bitcoin price
Bitcoin's price has fallen to an 11-month low, but proponents say the cryptocurrency still has the potential to revolutionize payments. Mark Blinch / Reuters

Is the world getting tired of bitcoin? The popular but controversial cryptocurrency’s price rose slowly on Monday, after falling to an 11-month low over the weekend.

Experts say the price drop is a sign that investors looking to make a quick buck are losing interest, but that might not be a bad thing for bitcoin. Its price plunge -- the currency lost more than 18 percent of its value on Sunday -- ended after buyers scooped up $7.8 million worth of bitcoins that were selling for $300 each on Bitstamp's exchange Monday morning, according to CoinDesk, a bitcoin resource and news site.

“All the guys who are in it for the money in the short term are getting bored. They’re losing their patience with bitcoin, which is a good thing for people who want to see it catch on as a currency,” Lars Holdgaard, a software developer and former director of the Danish Bitcoin Foundation, said.

The buzz surrounding bitcoin piqued the interest of investors and the mainstream media last year, driving the digital currency’s price to over $1,100 a unit in November, and again in December. EBay CEO John Donahoe called it “the future of online payments” before announcing that the company’s mobile transaction service, PayPal Here, would allow users to spend bitcoin at participating merchants in September.

PayPal’s involvement gave bitcoin a brief boost, but it has continued to fall in value since late last year. The global market is still trying to determine what the value of a bitcoin should be, and as some investors sell off large swaths of them, bitcoin “miners” use powerful computer rigs to release more online.

“It's worth remembering that the currency is still inflating, and will do so for many years to come. So new coins constantly come onto the market that must be soaked up by new demand,” according to Mike Hearn, a software developer and former Google engineer who says he now devotes most of his time to bitcoin. Volatility, he added, "has been 'normal' for bitcoin so far -- giant spikes in price caused by press cycles, followed by quieter periods in which the price slowly falls until it steadies out."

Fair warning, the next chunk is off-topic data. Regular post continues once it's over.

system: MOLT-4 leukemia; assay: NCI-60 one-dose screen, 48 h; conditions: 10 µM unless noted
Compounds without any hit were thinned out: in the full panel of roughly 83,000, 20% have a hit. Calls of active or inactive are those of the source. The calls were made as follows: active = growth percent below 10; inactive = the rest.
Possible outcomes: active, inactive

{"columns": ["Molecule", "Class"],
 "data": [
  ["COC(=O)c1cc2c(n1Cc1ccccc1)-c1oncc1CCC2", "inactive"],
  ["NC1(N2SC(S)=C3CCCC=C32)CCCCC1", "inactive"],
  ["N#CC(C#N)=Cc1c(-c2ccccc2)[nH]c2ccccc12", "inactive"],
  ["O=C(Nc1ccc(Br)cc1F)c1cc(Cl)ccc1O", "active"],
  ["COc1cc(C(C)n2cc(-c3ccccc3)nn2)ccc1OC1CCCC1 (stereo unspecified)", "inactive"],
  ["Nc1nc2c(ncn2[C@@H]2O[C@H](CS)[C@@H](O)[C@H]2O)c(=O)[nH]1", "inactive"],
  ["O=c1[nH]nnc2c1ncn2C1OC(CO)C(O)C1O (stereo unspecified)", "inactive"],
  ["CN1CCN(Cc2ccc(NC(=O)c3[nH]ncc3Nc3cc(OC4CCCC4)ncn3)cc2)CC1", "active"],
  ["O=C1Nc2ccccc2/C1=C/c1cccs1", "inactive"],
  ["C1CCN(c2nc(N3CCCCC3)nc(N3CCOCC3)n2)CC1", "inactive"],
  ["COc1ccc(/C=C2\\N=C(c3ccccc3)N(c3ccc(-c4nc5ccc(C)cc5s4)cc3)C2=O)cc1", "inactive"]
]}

Despite its price volatility, bitcoin has become popular for Asians looking for ways to avoid taxes and fees -- like the 10 percent charged by Western Union for money transfers. Bitcoin also faces a major obstacle in its regulation: Russia plans to ban bitcoin’s use for payments much like China has, preventing financial institutions from dealing with it in the mainland. Strict regulations could halt bitcoin's development, Holdgaard said, but if history has taught us anything, it is that "technology usually prevails."

And while some short-term investors may be losing interest, Tokyo-based angel investor Roger Ver said that bitcoin's lowest price on Sunday was more than double its value a year ago. While government bans and price volatility are some of bitcoin’s biggest obstacles, it was "still the cheapest and fastest way to send and receive money, no matter the price," he said on Twitter early Monday morning.